Walk Two More Moons: A Quest for Application, Translation, and Participation

Walk Two More Moons: A Quest for Application, Translation, and Participation We Are English: Looking for Practical Relevance in Practitioners’ Relevance Susan Weinstein On his 1999 solo CD Black on Both Sides, rapper Mos Def leads into the song “Fear Not of Man” by telling listeners the following: People be asking me all the time, “Yo Mos, what’s getting ready to happen with hip-hop? Where do you think hip-hop is going?” I tell ’em, “You know what’s gonna happen with hip-hop? Whatever’s happening with us. If we smoked out, hip-hop is gonna be smoked out If we doing all right, hip-hop is gonna be doing all right.” People talk about hip-hop like it’s some giant living in the hillside coming down to visit the townspeople. We are hip-hop. Pedagogy: Critical Approaches to Teaching Literature, Language, Composition, and Culture Volume 5, Number 3, © 2005 Duke University Press 483 Substitute the word English for hip-hop in the above lyric, and we are presented with a direct and useful answer to the question posed by this collection. How relevant English is depends, ultimately, on how relevant we are, as scholars, researchers, engaged practitioners—as social actors. We are English because English isn’t about books; it’s about us and our students and all http://www.deepdyve.com/assets/images/DeepDyve-Logo-lg.png Pedagogy: Critical Approaches to Teaching Literature, Language, Composition, and Culture Duke University Press

Walk Two More Moons: A Quest for Application, Translation, and Participation

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Publisher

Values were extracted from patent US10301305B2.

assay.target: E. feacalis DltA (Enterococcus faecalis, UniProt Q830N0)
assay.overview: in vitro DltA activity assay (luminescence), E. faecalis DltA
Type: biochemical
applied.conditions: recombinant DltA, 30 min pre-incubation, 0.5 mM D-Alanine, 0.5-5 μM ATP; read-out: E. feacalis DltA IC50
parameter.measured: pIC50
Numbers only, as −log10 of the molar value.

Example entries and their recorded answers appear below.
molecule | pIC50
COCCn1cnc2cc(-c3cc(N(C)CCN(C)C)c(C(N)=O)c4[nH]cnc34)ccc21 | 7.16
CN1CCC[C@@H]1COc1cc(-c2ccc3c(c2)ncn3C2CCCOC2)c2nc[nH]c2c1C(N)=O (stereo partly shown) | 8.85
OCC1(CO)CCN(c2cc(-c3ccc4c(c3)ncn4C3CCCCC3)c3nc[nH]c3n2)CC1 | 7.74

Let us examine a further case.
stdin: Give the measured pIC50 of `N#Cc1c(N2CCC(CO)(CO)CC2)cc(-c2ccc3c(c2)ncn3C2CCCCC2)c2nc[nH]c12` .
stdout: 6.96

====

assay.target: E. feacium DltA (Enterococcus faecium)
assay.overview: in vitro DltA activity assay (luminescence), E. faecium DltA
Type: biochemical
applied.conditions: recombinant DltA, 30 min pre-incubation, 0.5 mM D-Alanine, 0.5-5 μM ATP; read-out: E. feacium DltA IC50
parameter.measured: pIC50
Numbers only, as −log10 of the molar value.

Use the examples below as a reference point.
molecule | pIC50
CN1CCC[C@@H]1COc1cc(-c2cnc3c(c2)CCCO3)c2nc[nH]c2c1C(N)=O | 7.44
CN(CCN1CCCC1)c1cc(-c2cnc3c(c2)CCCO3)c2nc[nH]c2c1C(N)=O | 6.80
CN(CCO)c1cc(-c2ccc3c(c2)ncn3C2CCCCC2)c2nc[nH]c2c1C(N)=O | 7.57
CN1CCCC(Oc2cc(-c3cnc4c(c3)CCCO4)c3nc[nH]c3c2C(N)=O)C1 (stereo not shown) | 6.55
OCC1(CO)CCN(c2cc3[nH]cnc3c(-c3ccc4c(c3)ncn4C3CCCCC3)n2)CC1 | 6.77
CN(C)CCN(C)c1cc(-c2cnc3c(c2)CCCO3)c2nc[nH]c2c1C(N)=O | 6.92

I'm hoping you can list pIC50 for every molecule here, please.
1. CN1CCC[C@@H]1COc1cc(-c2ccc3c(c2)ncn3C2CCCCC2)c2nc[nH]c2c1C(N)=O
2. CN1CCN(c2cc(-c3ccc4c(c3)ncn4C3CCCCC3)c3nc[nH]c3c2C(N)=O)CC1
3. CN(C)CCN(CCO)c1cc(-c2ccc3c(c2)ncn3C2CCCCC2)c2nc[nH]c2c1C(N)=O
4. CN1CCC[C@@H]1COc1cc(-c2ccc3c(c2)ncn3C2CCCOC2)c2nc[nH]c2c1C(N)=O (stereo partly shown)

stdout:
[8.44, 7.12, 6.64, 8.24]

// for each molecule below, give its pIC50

Duke University Press
Copyright
Copyright 2005 by Duke University Press
ISSN
1531-4200
eISSN
1533-6255
DOI
10.1215/15314200-5-3-488
Publisher site
See Article on Publisher Site

Abstract

We Are English: Looking for Practical Relevance in Practitioners’ Relevance Susan Weinstein On his 1999 solo CD Black on Both Sides, rapper Mos Def leads into the song “Fear Not of Man” by telling listeners the following: People be asking me all the time, “Yo Mos, what’s getting ready to happen with hip-hop? Where do you think hip-hop is going?” I tell ’em, “You know what’s gonna happen with hip-hop? Whatever’s happening with us. If we smoked out, hip-hop is gonna be smoked out If we doing all right, hip-hop is gonna be doing all right.” People talk about hip-hop like it’s some giant living in the hillside coming down to visit the townspeople. We are hip-hop. Pedagogy: Critical Approaches to Teaching Literature, Language, Composition, and Culture Volume 5, Number 3, © 2005 Duke University Press 483 Substitute the word English for hip-hop in the above lyric, and we are presented with a direct and useful answer to the question posed by this collection. How relevant English is depends, ultimately, on how relevant we are, as scholars, researchers, engaged practitioners—as social actors. We are English because English isn’t about books; it’s about us and our students and all

Journal

Pedagogy: Critical Approaches to Teaching Literature, Language, Composition, and CultureDuke University Press

Published: Oct 1, 2005

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